It’s getting very interesting in the fitness market in London. Boutique, class-based businesses are growing and landing decent amounts of investment as they start trying to add more sites. It’s been a year since our cover story, where we explored why boutique fitness was getting so much interest.
But how far can this model stretch? Investors are asking whether this new-ish category of fitness can attract people outside of a very small affluent niche in expensive areas of London.
Many of London’s notable boutique fitness startups are opening sites in the coming months:
There is considerable appetite among investors in this sector. Growing consumer interest in classes and ‘efficient exercise’ (a 45 minute lunchtime-friendly class), and a polarisation in the fitness market between the low cost gyms like The Gym Group and Pure Gym at one end and the upmarket boutique players at the other are driving this. As a result, mid-market giants Fitness First and Virgin Active have been closing clubs and losing members.
Frame last week closed a £6m investment deal with VC Piper. 1Rebel also closed a £6.6m raise led by Codex Capital in recent weeks. Boom Cycle meanwhile closed a £2m deal in April.
For any of the players in boutique fitness, it costs between £1m and £3m to fit out a new site, before getting into running costs.
Class prices vary from around £9 (the cheapest class at Frame) to £28 at Core Collective.
Recruiting high quality spin, yoga and high intensity workout instructors is getting harder as more studios open. However, most of the fitness startups say they haven’t seen instructor costs go up as of yet, but they expect the best ones to become more coveted and command higher hourly rates.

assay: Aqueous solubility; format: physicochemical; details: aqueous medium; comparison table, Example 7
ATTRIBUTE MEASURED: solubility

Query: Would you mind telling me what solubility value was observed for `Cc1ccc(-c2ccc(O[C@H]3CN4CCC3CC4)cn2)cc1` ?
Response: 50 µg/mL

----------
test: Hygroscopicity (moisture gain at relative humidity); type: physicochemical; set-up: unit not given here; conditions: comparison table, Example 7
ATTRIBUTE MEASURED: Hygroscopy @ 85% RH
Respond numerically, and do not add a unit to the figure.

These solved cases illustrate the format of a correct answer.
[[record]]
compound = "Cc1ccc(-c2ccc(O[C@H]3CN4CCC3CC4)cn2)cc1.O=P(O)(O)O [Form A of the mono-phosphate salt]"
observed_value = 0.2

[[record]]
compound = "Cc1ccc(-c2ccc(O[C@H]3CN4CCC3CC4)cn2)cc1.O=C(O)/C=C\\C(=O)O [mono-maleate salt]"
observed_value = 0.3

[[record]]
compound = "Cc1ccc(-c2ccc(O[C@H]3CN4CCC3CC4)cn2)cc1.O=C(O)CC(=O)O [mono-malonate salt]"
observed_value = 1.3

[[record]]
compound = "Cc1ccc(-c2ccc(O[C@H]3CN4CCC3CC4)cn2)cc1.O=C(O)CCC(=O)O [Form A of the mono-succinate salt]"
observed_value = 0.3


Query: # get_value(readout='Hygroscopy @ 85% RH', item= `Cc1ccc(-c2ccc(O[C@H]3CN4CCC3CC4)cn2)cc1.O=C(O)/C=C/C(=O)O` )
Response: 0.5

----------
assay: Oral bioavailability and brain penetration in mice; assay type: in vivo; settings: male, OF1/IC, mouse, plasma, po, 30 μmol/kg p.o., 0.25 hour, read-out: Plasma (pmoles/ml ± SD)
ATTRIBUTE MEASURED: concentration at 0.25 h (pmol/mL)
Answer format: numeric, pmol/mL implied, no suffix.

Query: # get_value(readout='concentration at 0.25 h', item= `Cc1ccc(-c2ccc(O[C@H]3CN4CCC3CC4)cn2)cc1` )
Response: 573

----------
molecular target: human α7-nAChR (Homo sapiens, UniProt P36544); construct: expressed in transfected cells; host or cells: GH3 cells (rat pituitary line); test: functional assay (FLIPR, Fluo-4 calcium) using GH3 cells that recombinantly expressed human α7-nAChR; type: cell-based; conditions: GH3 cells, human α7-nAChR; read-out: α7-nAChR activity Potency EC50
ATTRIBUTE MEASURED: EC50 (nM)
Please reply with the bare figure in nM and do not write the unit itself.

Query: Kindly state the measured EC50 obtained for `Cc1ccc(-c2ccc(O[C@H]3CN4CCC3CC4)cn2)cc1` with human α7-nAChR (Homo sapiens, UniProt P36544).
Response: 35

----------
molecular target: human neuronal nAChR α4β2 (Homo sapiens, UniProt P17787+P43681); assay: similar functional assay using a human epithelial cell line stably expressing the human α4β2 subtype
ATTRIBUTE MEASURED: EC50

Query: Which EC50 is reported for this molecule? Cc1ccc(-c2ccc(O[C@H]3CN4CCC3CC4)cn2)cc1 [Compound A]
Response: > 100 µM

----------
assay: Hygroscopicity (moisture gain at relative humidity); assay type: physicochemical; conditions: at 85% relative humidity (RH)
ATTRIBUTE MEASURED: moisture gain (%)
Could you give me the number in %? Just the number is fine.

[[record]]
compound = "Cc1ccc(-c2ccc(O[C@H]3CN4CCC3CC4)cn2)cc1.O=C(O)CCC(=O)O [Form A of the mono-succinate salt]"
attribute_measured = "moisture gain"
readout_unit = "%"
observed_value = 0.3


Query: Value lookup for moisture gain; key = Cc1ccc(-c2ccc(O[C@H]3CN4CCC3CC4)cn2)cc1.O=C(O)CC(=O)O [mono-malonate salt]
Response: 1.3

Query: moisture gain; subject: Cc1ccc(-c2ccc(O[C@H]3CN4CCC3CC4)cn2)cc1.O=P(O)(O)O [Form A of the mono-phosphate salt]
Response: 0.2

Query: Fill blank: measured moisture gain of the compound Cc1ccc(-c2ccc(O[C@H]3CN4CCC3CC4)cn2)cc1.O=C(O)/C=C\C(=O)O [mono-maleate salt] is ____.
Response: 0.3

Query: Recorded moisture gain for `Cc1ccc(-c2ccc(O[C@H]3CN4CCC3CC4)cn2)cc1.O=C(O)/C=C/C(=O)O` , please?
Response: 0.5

It currently varies from around £35 per hour to £70 or even £100 to hire an instructor. They typically work as freelance contractors.
Many of the instructors come from performance and dance backgrounds as opposed to purely fitness. Some have large social media followings which also boosts take-up of classes.
There is an inherent challenge in finding suitable spaces for fitness. The studios need to be large, located in dense urban areas with affluent people, have a ‘D2’ licence to allow such a business and be soundproofed so loud music doesn’t disturb neighbours.
Property developers nevertheless are welcoming boutique fitness as a means to attract residents and office dwellers.
For example, luxury property developer Lodha has included 17,000 sq ft of dedicated fitness and spa space in its recent Holborn development, where apartments start at £950,000.
Developers on large projects are offering 12 month free rent periods to fitness businesses, further discounts and even contributions to the studio fit out in several cases.